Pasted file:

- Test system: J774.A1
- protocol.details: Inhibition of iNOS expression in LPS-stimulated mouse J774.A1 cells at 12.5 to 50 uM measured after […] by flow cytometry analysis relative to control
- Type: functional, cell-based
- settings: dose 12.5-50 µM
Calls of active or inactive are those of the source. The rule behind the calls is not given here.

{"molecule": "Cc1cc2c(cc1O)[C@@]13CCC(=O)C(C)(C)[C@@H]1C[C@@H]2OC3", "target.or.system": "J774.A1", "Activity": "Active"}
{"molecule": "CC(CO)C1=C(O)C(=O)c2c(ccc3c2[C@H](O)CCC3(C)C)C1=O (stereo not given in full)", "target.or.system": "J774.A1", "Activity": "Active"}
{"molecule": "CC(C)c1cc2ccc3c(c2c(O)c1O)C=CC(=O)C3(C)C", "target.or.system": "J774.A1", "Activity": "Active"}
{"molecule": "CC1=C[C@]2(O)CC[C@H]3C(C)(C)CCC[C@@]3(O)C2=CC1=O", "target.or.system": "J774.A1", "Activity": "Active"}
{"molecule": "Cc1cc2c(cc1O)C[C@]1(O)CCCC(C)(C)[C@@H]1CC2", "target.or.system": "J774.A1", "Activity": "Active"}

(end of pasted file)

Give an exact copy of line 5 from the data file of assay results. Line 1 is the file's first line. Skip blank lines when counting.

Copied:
Calls of active or inactive are those of the source. The rule behind the calls is not given here.